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Sustainability, Volume 10, Issue 7 (July 2018)

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Open AccessArticle Interpretation of a Local Museum in Thailand
Sustainability 2018, 10(7), 2563; https://doi.org/10.3390/su10072563 (registering DOI)
Received: 25 April 2018 / Revised: 12 July 2018 / Accepted: 19 July 2018 / Published: 21 July 2018
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Abstract
This paper considers the interpretation of a local museum in Thailand using the local museum of Thai Bueng Khok Salung as a case study. Data collection was carried out from 9 September 2015 to 22 January 2018. The collected data were derived from
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This paper considers the interpretation of a local museum in Thailand using the local museum of Thai Bueng Khok Salung as a case study. Data collection was carried out from 9 September 2015 to 22 January 2018. The collected data were derived from related documents, previous studies, in-depth interviews and observations. This present research aimed to investigate the interpretation of the case study through the management of “persons, places, and things”. The findings revealed that there are two major types of interpretation at the museum: the interpretation for the people in the community (that is, indigenous curators, local visitors, and local people) and the interpretation for the people outside the community (that is, general visitors and specific-purpose visitors). The results of the study indicate an appropriate and effective interpretation system for the specific community context which encourages people—both locals and foreigners—to be aware of the value of the community. Consequently, as a result of their awareness, people would increasingly cherish their community and work in collaboration with other people for the sustainable development of the community. Full article
(This article belongs to the Special Issue Sustainable Heritage Management)
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Open AccessArticle Flagships of the Dutch Welfare State in Transformation: A Transformation Framework for Balancing Sustainability and Cultural Values in Energy-Efficient Renovation of Postwar Walk-Up Apartment Buildings
Sustainability 2018, 10(7), 2562; https://doi.org/10.3390/su10072562 (registering DOI)
Received: 29 May 2018 / Revised: 28 June 2018 / Accepted: 17 July 2018 / Published: 21 July 2018
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Abstract
Increasing energy efficiency of the housing stock is one of the largest challenges in the built environment today. In line with the international Paris-Climate-Change-Conference 2015, Dutch municipalities and housing associations have embraced the ambition to achieve carbon neutrality for their social housing stock
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Increasing energy efficiency of the housing stock is one of the largest challenges in the built environment today. In line with the international Paris-Climate-Change-Conference 2015, Dutch municipalities and housing associations have embraced the ambition to achieve carbon neutrality for their social housing stock by 2050. However, most deep renovation designs for increasing the energy efficiency of dwellings focus on the relatively easy portion of the housing stock: postwar row housing. Furthermore, such design solutions are mostly produced without much care for architectural quality and cultural heritage, nor for testing for consumer preferences. Yet, such aspects are of major importance in tenement housing, particularly regarding the architectural quality of the huge numbers of walk-up apartment buildings from the inter- and postwar periods owned by housing associations in the larger cities. Renovation of buildings of this typology is more complex because of, among others, technical, social, and heritage factors. To support decisions in this complex context, a General Transformation Framework and a Roadmap has been developed for generating design solutions for deep renovation of representative parts of postwar walk-up apartment buildings with the aim to increase energy efficiency; retain its architectural legibility and cultural heritage value; and allow for the presentation of (end) users, with various options for adaptation to assess their preferences. Full article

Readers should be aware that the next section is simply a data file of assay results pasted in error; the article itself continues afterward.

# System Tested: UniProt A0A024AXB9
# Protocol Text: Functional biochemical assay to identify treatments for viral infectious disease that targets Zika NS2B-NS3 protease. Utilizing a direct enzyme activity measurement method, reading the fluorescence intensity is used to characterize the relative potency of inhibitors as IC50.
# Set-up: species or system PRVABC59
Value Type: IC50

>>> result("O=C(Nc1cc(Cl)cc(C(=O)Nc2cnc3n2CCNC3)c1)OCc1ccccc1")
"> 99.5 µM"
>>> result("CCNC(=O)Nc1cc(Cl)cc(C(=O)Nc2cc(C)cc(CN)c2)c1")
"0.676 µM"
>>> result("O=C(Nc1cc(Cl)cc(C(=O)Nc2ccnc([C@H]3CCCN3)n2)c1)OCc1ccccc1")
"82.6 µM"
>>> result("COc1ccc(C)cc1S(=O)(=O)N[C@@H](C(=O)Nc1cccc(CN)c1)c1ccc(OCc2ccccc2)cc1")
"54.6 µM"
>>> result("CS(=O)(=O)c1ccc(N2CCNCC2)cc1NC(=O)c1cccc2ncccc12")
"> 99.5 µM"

(This article belongs to the Special Issue Sustainable Built Environment)
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Open AccessArticle Does Analyst Coverage Enhance Firms’ Corporate Social Performance? Evidence from Korea
Sustainability 2018, 10(7), 2561; https://doi.org/10.3390/su10072561 (registering DOI)
Received: 20 June 2018 / Revised: 9 July 2018 / Accepted: 15 July 2018 / Published: 21 July 2018
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Abstract
This paper examines the association between analyst coverage and corporate social performance, using comprehensive donation expense data from Korea. Following analyst “investor recognition view”, analyst coverage might be the one of the key determinants of firms’ CSP to higher firms’ reputational capital. The